Hillary Clinton has been doing this for 25 years. Her negatives are deep set over the course of scandal after scandal after scandal. Donald Trump, even people who support Donald Trump don't like everything about Donald Trump.


SCIUTTO: But his trustworthiness numbers are not improving over time.

SCHLAPP: What you are really seeing is that people -- this is what is strange about this election. People who will tell a pollster that they find a candidate unfavorable, they will vote for one of these candidates.


SCHLAPP: And the fact is, is that 75 percent of Americans, Democrats too, believe that this country is on the wrong track.

That is the number one best poll number for Donald Trump, because he is the outside candidate for change. And she represents the status quo in Washington, D.C.

SCIUTTO: All right, folks, stick around. We are going to have much more time with the panel right after the break.

Today, even less clarity on Donald Trump's immigration plan. When asked whether he could rule out a pathway to legal status for undocumented immigrants, he said no. We will talk about that.


[16:18:08] JIM SCIUTTO, CNN ANCHOR: Welcome back.

You're looking at live pictures of Donald Trump. This is him campaigning in Canfield, Ohio, there, same state, of course, Hillary Clinton campaigning today.

We're back with our panel now to talk more about the campaign.

So, Matt, I would like to begin with you. You had the trip to Mexico and then you had the big speech on Wednesday, laying it out. You have ten-point plan very clear on no path to legal status for immigrants. You have Donald Trump on his plane this morning saying, well, we're going to work that out later.

MATT SCHLAPP, DONALD TRUMP SURROGATE: Well, I think if you look at his words clearly from his speech, and what he says is everyone has to go home. And what he says every time he talks about building a wall is the wall will have a big door.

SCIUTTO: This morning, he just said, we're going to decide this at a later date. He didn't say everyone has to go.

SCHLAPP: No, but this is the point. The point is, is this, that he has enforcement provisions. I'll tell you as head of the American Conservative Union what conservatives are most worried about --

SCIUTTO: I want to know what his position is on 11 million undocumented workers. Do they have to go home or not?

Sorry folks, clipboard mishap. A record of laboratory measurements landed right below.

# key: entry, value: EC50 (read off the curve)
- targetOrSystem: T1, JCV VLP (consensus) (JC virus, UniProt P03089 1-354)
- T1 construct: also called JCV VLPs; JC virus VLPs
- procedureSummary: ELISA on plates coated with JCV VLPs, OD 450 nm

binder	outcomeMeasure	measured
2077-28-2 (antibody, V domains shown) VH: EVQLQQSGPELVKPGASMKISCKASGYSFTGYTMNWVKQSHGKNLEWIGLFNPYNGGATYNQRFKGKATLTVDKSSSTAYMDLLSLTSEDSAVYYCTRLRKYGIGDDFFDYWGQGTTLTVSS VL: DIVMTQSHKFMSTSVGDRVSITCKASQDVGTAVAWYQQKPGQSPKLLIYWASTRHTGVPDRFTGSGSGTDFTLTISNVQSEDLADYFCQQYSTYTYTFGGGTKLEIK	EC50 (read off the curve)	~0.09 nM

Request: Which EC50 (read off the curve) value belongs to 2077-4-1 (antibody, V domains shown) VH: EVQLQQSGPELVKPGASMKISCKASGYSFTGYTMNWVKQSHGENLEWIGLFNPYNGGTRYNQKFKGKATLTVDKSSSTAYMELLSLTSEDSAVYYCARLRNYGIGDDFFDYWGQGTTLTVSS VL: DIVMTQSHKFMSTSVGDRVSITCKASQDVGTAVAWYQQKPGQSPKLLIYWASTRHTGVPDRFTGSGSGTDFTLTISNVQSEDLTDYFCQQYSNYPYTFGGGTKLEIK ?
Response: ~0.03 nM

SCIUTTO: Because this morning, he didn't say it.

SCHLAPP: No, I don't think that's right. I think that what he's saying is, is that 11 million, we all know is a tremendous amount of people. We haven't done this before, and it's going to face congressional action as well. There's going to have to be the president working with the Congress to figure out how you fund it, how you take this, how you take this on.

It starts with deportation of the criminal element, which he has been very clear about. We have out migration to Mexico because the economy is so weak. And then we come to this other populations, it's all going to be a question work in Congress.

SCIUTTO: Listen, I hear your talking points there. He said words to one affect on Wednesday and he said words to a different affect today.

Did you hear the difference?

LIZ MAIR, REPUBLICAN STRATEGIST: Well, personally, I don't hear a lot of difference. When I look at Donald Trump, I hear somebody who is consistently calling for two things. One, a deportation force that's going to throw 12 million people out of the country and round up families and do it probably a very inhumane way because he has spoken favorably about Operation Wetback in the past and that's been consistent through the part of this campaign.

[16:20:02] In addition to that, he is talking about the wall. The wall we probably don't have as much of an issue with, although there are questions about how he thinks he's going to pay for this. But this is somebody who has consistently campaigned on being pro- deportation, pro-deportation force, and this is somebody who now is in the difficult position of coming to grips with what Matt knows very well because American Conservative Union was supportive of the gang of eight, the comprehensive immigration reform bill.

The reality is that the American public and electorate doesn't support what Donald Trump has been campaigning on. You have his campaign manager who is actually pro-comprehensive reform. Kellyanne Conway has done polling pro-immigration reform.

And so, you now have the situation where Donald Trump and his advisers are coming to grips to the reality, which is that the American electorate doesn't want what he has been selling for over a year now and so, he is trying to shift the goalpost and trying to talk about it differently, but he can't do it consistently because he is not actually for comprehensive immigration reform, is deportation.

SCIUTTO: OK. Matt, quick response and, Michelle, I want to hear you.